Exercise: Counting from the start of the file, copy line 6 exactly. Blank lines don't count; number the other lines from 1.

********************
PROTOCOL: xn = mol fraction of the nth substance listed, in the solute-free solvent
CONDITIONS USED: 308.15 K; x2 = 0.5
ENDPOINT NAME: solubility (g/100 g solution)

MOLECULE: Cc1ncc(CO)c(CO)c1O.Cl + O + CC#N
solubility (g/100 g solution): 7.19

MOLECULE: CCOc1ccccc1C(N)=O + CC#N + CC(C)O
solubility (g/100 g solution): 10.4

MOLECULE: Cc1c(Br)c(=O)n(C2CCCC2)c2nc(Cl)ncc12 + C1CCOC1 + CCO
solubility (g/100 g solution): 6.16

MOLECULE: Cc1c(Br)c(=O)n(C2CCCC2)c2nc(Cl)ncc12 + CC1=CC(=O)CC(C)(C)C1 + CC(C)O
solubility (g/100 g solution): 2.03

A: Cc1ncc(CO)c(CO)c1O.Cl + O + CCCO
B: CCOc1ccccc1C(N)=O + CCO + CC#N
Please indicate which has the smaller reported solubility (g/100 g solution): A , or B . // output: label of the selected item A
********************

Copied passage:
MOLECULE: CCOc1ccccc1C(N)=O + CC#N + CC(C)O